Friday, 3 September 2010

Questions, questions...

It should surely be no surprise to anyone that the Electoral Commission has concluded that there were problems with the proposed referendum question, and has proposed an alternative of its own. I'm not sure how much of an improvement it really is, though.

The real problem isn't with the question at all; it's with the mess created by the 2006 Act itself. Trying to explain the implications of moving from Part 3 to Part 4 bearing in mind the restrictions of the various schedules means, I fear, that there is no simple way of asking the right question without a complex preamble of some sort; and the longer the preamble, the more scope for disagreement about it.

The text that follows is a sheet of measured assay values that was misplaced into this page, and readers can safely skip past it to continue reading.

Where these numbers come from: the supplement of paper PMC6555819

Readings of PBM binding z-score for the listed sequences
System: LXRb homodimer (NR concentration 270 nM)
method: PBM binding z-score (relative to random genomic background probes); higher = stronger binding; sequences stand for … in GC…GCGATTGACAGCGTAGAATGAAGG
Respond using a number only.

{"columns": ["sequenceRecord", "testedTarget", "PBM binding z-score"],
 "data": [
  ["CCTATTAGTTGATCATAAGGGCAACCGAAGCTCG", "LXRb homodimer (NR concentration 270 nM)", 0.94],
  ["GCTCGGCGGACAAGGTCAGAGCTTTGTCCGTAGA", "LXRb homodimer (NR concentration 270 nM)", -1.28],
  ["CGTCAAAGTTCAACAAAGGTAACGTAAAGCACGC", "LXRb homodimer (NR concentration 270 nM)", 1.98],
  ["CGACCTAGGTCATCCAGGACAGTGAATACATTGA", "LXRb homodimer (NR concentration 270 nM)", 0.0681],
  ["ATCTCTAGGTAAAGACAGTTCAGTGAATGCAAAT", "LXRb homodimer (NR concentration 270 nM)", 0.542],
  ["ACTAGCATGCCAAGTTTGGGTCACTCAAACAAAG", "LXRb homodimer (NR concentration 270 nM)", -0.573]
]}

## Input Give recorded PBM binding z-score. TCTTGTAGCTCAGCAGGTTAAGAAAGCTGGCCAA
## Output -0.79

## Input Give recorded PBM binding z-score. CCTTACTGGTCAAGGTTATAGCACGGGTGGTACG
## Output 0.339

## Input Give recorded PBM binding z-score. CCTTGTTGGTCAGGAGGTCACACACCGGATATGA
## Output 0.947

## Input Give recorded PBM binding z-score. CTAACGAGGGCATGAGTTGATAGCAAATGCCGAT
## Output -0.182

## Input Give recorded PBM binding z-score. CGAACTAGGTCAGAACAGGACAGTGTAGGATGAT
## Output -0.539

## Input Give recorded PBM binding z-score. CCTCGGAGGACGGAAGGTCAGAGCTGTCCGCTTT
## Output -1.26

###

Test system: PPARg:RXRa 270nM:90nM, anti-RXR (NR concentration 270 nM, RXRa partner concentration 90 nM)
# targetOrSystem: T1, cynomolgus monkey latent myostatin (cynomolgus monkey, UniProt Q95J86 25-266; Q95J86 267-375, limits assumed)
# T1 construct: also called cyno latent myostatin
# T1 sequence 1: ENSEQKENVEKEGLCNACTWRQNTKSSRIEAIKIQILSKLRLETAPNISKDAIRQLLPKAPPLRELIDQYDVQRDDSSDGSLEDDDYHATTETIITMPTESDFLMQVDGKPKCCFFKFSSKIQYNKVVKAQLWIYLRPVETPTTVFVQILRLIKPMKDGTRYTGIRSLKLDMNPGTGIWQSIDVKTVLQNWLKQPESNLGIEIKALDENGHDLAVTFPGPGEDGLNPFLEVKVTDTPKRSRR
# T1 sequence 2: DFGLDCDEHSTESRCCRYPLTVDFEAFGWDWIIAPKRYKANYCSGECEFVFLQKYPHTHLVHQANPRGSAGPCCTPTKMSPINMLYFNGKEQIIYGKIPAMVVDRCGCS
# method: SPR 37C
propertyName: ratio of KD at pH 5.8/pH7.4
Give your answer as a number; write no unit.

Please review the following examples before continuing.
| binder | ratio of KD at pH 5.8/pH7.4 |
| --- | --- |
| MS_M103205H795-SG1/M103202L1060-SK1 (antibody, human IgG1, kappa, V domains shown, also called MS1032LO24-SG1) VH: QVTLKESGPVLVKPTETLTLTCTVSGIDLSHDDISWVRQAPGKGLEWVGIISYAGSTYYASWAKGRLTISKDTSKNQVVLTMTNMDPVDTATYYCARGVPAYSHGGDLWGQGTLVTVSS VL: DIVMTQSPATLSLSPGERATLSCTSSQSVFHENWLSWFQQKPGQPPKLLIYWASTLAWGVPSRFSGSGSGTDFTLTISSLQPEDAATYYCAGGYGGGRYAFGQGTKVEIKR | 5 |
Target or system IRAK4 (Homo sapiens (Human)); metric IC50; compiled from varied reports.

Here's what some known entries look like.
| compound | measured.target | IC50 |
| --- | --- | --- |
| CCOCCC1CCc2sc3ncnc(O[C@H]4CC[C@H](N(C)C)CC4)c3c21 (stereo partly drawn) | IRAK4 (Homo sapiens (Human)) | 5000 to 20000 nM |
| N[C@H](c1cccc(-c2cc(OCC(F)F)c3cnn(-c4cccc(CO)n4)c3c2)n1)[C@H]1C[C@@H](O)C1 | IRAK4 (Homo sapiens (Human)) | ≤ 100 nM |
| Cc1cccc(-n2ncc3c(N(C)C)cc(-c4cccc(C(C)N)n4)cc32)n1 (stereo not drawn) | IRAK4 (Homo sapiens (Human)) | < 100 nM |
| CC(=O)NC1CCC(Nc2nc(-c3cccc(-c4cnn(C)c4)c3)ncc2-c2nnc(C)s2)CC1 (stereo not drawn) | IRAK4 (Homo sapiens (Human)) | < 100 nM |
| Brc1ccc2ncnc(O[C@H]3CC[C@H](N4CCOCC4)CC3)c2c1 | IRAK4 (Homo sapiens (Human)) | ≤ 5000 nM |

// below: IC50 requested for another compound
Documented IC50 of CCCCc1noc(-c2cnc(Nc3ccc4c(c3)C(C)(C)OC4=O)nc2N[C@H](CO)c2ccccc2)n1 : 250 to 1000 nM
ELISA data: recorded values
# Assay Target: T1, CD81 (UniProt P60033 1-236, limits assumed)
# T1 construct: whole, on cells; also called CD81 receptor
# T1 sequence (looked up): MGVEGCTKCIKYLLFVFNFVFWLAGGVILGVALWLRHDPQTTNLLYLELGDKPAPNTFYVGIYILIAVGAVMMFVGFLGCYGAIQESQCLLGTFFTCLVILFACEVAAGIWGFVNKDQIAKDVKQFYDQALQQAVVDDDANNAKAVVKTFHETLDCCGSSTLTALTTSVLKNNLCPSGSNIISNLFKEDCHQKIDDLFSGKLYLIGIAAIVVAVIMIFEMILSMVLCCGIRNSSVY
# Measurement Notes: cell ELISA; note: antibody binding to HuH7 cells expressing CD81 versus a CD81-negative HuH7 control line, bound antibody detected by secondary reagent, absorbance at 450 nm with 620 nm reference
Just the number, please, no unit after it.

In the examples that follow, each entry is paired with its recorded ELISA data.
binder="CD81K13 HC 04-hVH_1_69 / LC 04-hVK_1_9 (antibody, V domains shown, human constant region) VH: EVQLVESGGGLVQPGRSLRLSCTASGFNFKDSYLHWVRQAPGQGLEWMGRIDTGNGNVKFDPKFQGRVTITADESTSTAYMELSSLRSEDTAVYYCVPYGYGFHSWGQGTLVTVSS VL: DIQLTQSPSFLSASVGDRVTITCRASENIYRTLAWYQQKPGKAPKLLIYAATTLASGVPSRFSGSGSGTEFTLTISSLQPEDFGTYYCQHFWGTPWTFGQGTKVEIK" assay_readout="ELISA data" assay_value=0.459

We are, in reality, having the wrong referendum about the wrong issue, and we're doing it because firstly it was the only way that Hain could get the Act through Parliament, and secondly, because he believed that the referendum would not actually be triggered for a decade or two. And, as if that wasn't enough, it looks increasingly likely that one or both sides of the campaign will find themselves campaigning on questions which are not on the ballot paper anyway.

Whilst the outcome of the referendum certainly matters, does it matter how we get there? For those of us who believe that referenda can and should play a part in politics, of course it does, but there are times in life when we have to accept that "we are where we are".

Hopefully, some lessons will be learned about when we do and when we don't need a referendum. To be a meaningful part of our political life, they need to be clear and focussed in a way that this one can never be.

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